Although Huskisson had shown at the Royal Academy since 1838 - his earlier works seeming to have been of genre subjects and street scenes - his 1847 exhibit represented his adoption of the type of fairy subject for which he is remembered. It seems that the painting was received enthusiastically. The Art Union engraving of it was accompanied by the following description:

'The little picture is wonderful in every part; there is not a portion of it which has not been studied and painted with a truth and delicacy inimitable: in conception it is truly original, and in execution admirable. The work was hung most advantageously at the Royal Academy, and attracted very great attention, inasmuch as the name of the painter was heretofore comparatively unknown. As we anticipated, however, it brought him numerous commissions, and we shall be greatly mistaken if we do not find him, ere long, occupying a distinguished place among the leading artists of our time. '

Huskisson seems to have gained the particular support of Samuel Carter Hall, an influential art commentator and editor of the Art Union and its successor the Art Journal. In 1848 Huskisson made a series of illustrations to a story written by Anna Maria Feilding (who was S.C. Hall’s wife), Midsummer Eve: A Fairy Tale of Love, an experience which perhaps confirmed Huskisson as a specialist in fairy subjects. Mr and Mrs Hall had several paintings of fairy subjects by Huskisson in their collection.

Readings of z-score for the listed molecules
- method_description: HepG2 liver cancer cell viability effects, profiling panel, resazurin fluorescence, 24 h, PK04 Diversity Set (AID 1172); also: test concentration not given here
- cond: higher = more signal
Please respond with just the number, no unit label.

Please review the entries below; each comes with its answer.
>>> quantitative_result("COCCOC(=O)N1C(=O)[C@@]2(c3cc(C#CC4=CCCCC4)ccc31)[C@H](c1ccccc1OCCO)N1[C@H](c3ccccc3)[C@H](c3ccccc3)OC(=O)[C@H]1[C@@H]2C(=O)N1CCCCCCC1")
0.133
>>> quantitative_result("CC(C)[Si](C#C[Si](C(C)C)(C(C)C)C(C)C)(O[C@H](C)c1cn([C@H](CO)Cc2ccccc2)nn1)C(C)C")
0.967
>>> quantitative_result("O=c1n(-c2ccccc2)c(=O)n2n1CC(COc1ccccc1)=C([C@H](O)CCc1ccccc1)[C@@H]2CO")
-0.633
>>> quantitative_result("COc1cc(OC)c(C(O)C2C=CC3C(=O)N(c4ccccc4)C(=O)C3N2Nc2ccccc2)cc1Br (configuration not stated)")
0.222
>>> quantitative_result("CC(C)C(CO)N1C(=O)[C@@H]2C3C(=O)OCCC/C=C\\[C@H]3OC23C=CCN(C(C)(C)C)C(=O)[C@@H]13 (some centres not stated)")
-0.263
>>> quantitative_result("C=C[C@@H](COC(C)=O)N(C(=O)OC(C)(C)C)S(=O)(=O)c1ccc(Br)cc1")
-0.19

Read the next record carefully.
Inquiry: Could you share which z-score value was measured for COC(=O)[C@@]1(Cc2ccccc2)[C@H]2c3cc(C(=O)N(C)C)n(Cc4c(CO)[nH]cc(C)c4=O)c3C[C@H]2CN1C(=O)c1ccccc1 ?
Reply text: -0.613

Robert Huskisson, who had been born in Nottingham, and seems to have been trained as an artist by his father who was a provincial portrait painter, Henry Huskinson (as the family name had previously been spelt), and was living in London, sharing accommodation with his brother Leonard, by the late 1830s. Although Huskisson remains a shadowy figure, known principally for his delightful fairy subjects, mention should be made of his (if it is in fact by the same Robert Huskisson) oil subject Lord Northwick’s Picture Gallery at Thirlstaine House (Yale Center for British Art, New Haven), which is usually dated to c.1846-7, and which shows extraordinary skill in the replication of the contents of the interior. However, S.C. Hall’s prediction of Huskisson’s destiny proved illusory; for some reason he ceased to exhibit in 1854, perhaps because of ill health, and in 1861, aged only forty-two, he died. No obituary was published in the Art Journal (successor to the Art Union), so it must be assumed that Huskisson had even by that time sunk into obscurity. His modern reputation owes much to the pioneering investigations of the late Jeremy Maas. Huskisson was represented by four works in the Royal Academy’s 1997 exhibition Victorian Fairy Painting, the first of these being the Tate’s The Midsummer Night’s Fairies.